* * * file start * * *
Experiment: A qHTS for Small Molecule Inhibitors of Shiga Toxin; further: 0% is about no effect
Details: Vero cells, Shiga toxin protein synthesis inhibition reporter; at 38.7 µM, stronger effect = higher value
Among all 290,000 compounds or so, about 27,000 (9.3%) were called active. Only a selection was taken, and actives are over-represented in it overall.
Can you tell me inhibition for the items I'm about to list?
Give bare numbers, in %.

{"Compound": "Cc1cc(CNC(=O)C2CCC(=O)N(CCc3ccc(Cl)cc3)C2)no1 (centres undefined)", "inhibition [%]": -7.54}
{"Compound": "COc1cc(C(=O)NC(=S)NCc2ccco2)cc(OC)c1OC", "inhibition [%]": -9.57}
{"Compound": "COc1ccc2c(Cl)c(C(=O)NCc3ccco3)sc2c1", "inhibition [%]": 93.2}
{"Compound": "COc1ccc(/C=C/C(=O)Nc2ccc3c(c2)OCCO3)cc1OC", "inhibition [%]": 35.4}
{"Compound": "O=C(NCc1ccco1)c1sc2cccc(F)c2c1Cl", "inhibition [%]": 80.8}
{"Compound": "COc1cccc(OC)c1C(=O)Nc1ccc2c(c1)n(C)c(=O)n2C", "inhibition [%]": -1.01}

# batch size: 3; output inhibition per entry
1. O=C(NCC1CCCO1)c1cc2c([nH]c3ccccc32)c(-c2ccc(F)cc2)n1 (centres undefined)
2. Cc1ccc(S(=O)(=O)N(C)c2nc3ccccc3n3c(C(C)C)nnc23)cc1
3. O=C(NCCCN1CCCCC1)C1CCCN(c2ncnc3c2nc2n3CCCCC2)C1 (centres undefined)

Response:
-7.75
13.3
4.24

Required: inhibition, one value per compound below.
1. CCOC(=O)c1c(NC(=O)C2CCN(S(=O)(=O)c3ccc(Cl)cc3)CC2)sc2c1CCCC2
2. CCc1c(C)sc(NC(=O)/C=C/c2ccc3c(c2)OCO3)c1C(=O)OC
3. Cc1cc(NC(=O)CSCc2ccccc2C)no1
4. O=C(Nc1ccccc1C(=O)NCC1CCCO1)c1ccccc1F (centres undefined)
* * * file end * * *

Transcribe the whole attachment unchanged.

Experiment: A qHTS for Small Molecule Inhibitors of Shiga Toxin; further: 0% is about no effect
Details: Vero cells, Shiga toxin protein synthesis inhibition reporter; at 38.7 µM, stronger effect = higher value
Among all 290,000 compounds or so, about 27,000 (9.3%) were called active. Only a selection was taken, and actives are over-represented in it overall.
Can you tell me inhibition for the items I'm about to list?
Give bare numbers, in %.

{"Compound": "Cc1cc(CNC(=O)C2CCC(=O)N(CCc3ccc(Cl)cc3)C2)no1 (centres undefined)", "inhibition [%]": -7.54}
{"Compound": "COc1cc(C(=O)NC(=S)NCc2ccco2)cc(OC)c1OC", "inhibition [%]": -9.57}
{"Compound": "COc1ccc2c(Cl)c(C(=O)NCc3ccco3)sc2c1", "inhibition [%]": 93.2}
{"Compound": "COc1ccc(/C=C/C(=O)Nc2ccc3c(c2)OCCO3)cc1OC", "inhibition [%]": 35.4}
{"Compound": "O=C(NCc1ccco1)c1sc2cccc(F)c2c1Cl", "inhibition [%]": 80.8}
{"Compound": "COc1cccc(OC)c1C(=O)Nc1ccc2c(c1)n(C)c(=O)n2C", "inhibition [%]": -1.01}

# batch size: 3; output inhibition per entry
1. O=C(NCC1CCCO1)c1cc2c([nH]c3ccccc32)c(-c2ccc(F)cc2)n1 (centres undefined)
2. Cc1ccc(S(=O)(=O)N(C)c2nc3ccccc3n3c(C(C)C)nnc23)cc1
3. O=C(NCCCN1CCCCC1)C1CCCN(c2ncnc3c2nc2n3CCCCC2)C1 (centres undefined)

Response:
-7.75
13.3
4.24

Required: inhibition, one value per compound below.
1. CCOC(=O)c1c(NC(=O)C2CCN(S(=O)(=O)c3ccc(Cl)cc3)CC2)sc2c1CCCC2
2. CCc1c(C)sc(NC(=O)/C=C/c2ccc3c(c2)OCO3)c1C(=O)OC
3. Cc1cc(NC(=O)CSCc2ccccc2C)no1
4. O=C(Nc1ccccc1C(=O)NCC1CCCO1)c1ccccc1F (centres undefined)